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I have fancy new full-suspension bike and both shocks have this strange setting, called Rebound. It's a red dial, beside the blue CTD lever.

Increasing it makes the shock less responsive to small obstacles. Thus, pedal bob is reduced. However, if I max it out, the shock becomes so stiff, that even jumping onto the saddle (the bike is stationary) from quite some height doesn't move it a bit.

What are some guidelines to tune my fork and rear shock for the terrain that I ride in and for my mass?

My rear shock has CTD. Why would I ever want to limit the travel and sustain high pedal bob, when I can just increase the rebound and enjoy efficient pedaling?


It is known from Linear systems, that a suspension can roughly be modeled by

m*a + b*v + c*s = Fs, where
m - mass
a - second derivative of position with respect to time
b - damping coefficient
v - first derivative of position
c - spring coefficient
s - position
Fs - fore on the suspension element.

Is rebound the same as the coefficient b above?

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You confuse rebound with compression. Also, there are too many unrelated questions in this question. –  cherouvim Feb 28 at 14:00

2 Answers 2

up vote 4 down vote accepted

Rebound is close to b in your equations above. The guides I've seen and used recommend the following procedure for setting rear shock rebound.

Ride over a sidewalk curb ( ie. 4-5 inch drop ) and adjust the rebound until you have only one bounce. I.e. you want the shock to be able to absorb a hit, but not keep rebounding to cause you to lose control.

Setting the rebound on the front fork is similar, but not as straight forward. Find a short bumpy descent and keep doing it until you feel like you've got the best control. It's a balance between absorbing the hit and keeping control of the front wheel. If the front shock is "bouncing" more than once after the hit you are don't have control during the up phase.

If you set the rebound too high, the shock won't be able to function as designed to absorb the terrain. If you think of it as a wave form, you want the rebound to not significantly damp out the initial height of the wave, but to damp out the oscillations as quickly as possible.

As you get better and faster you will likely need to tweak the rebound. The trick is to always find that balance between absorbing the hit and sustaining the hit through oscillations.

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Rebound.

Increasing it makes the shock less responsive to small obstacles. Thus, pedal bob is reduced. However, if I max it out, the shock becomes so stiff, that even jumping onto the saddle (the bike is stationary) from quite some height doesn't move it a bit.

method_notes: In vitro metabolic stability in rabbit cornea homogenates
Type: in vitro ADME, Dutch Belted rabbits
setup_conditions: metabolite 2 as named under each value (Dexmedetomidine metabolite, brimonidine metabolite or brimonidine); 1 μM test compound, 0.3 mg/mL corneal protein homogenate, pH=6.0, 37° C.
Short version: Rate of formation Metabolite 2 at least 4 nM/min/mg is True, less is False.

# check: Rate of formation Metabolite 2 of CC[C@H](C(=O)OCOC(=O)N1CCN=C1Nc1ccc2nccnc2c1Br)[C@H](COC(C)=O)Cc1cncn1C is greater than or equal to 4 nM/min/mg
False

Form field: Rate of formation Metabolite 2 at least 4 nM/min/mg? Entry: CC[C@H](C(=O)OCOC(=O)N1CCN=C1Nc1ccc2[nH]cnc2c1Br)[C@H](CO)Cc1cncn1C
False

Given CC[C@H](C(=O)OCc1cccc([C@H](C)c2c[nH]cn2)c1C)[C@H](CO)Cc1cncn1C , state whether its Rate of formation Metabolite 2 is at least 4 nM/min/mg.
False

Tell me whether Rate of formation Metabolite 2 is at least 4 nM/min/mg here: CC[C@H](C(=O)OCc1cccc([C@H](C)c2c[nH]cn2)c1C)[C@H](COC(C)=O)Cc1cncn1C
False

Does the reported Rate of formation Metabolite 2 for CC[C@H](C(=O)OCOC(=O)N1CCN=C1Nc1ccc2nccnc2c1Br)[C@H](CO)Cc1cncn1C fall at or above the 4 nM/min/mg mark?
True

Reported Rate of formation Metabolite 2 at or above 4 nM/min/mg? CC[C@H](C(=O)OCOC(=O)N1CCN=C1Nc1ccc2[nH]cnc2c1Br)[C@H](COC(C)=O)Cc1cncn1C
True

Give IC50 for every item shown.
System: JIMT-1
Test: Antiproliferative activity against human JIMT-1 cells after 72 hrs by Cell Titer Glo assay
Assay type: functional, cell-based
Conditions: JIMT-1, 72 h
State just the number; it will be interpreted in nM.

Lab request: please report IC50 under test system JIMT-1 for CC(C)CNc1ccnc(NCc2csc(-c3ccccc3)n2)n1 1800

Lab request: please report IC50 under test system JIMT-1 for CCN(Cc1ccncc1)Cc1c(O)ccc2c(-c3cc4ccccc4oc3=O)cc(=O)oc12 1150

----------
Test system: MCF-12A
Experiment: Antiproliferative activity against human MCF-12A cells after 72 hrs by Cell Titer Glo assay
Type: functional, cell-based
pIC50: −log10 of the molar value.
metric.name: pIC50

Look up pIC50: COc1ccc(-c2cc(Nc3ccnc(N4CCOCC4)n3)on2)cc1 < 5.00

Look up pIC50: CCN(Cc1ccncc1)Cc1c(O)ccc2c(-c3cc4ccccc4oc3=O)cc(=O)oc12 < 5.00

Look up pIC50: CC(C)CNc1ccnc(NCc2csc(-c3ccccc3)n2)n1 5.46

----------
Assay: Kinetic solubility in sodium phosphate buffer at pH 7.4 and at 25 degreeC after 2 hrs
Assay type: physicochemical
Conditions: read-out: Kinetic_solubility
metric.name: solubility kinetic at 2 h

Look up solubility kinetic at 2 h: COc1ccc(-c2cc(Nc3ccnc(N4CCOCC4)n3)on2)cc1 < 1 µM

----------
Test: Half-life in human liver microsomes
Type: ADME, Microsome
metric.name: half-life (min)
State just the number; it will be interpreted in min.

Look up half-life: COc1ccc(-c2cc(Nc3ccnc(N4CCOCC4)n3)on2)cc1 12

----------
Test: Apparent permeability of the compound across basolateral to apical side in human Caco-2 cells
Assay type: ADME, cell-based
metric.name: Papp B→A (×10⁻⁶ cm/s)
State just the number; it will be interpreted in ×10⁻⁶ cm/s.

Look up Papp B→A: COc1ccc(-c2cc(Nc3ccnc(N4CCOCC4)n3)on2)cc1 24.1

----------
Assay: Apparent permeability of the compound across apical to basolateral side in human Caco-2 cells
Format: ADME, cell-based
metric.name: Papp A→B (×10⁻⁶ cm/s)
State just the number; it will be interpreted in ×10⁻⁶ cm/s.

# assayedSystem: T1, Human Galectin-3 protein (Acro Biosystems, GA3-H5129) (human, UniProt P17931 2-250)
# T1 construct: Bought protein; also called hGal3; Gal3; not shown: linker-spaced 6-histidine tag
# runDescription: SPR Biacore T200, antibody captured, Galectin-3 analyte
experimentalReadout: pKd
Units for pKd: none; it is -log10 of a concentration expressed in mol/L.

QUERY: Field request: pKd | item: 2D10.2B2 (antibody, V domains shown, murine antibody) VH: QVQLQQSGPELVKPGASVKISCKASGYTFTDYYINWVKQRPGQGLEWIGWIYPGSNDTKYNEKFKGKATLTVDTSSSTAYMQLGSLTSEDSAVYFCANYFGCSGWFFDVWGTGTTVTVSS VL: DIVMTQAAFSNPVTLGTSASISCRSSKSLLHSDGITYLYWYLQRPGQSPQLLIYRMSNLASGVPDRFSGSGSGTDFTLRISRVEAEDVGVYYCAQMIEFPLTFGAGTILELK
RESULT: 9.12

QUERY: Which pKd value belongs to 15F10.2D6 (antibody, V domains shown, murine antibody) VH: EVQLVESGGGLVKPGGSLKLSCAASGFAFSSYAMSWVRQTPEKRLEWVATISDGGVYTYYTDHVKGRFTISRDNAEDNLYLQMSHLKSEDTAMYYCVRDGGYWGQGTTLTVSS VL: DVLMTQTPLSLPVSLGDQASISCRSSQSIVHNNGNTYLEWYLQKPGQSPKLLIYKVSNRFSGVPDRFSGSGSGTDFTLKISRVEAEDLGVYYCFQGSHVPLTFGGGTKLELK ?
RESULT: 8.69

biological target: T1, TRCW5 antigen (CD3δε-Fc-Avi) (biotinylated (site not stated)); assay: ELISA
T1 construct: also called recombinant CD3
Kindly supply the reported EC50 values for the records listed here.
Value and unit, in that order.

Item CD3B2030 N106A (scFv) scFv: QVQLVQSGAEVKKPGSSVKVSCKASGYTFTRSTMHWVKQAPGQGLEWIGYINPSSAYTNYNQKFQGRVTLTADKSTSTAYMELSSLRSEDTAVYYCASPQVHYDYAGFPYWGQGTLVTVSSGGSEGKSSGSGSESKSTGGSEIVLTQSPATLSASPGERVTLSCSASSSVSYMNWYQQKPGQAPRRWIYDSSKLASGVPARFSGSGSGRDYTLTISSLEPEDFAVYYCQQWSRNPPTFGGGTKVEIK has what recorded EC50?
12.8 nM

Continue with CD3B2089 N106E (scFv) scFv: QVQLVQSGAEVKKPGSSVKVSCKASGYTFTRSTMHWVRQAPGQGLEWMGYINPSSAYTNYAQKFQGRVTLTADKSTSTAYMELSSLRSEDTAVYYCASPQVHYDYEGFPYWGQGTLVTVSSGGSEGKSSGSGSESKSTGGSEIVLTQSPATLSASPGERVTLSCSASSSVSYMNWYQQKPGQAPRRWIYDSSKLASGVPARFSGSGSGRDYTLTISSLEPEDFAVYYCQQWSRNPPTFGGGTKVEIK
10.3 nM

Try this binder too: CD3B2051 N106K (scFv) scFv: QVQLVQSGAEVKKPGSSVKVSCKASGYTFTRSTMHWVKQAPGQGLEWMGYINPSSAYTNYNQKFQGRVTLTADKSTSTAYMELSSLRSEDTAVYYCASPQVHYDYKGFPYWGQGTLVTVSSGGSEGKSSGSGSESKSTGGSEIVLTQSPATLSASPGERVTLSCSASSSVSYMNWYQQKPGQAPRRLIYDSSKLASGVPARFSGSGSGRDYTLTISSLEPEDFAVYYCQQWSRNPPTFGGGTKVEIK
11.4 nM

I think you are refering to compression. Rebound is damping when the fork travel tries to return to original length. Compression is damping when the fork travel is being reduced (in high or low speed) due to a bump, a root, a landing.

You cannot have a single rebound setting that will be the best for you in all terrains. Thus you'll either want to find a generally good setting that will work in the most places you ride at, or fiddle with it whenever you change terrain or riding style (dh vs dirt jumps). I suggest you aim for the first, at least for 6-12 months of riding with your new hardware.

A middle setting generally is a safe start. Count the clicks you have and just set it at the middle. In that setting start riding in trails that you know well so you can get a feel of the suspensions. If it seems to work well then leave it like that.

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1  
+1 for the clarification on rebound and compression. I was irritated for some time by @vorac's question as It didn't make any sense that rebound makes the suspension harder. –  Benedikt Bauer Feb 28 at 7:45
    
I am at a loss here. Here they say that the shock is Rear Shock Fox Evolution Series Float w/DRCV, CTD (climb-trail-descend) damper, rebound, tuned by Trek in California, 8.25x2.375". –  Vorac Feb 28 at 9:41
    
In FOX forks and shocks red is always the rebound and blue is always the compression. AFAIK CTD deals with compression only. ridefox.com/content.php?c=ctd –  cherouvim Feb 28 at 10:02
    
On my rear shock, there is a blue lever with 3 positions, and a red dial. I am referring to the latter. On a separate note, isn't the blue lever, the CTD, called travel adjust or oil gate? I really need to get my terms straight. –  Vorac Feb 28 at 10:09
    
Blue is the compression (in your specific case, named CTD and acts as 3 compression presets) and the red dial is the rebound. –  cherouvim Feb 28 at 11:13

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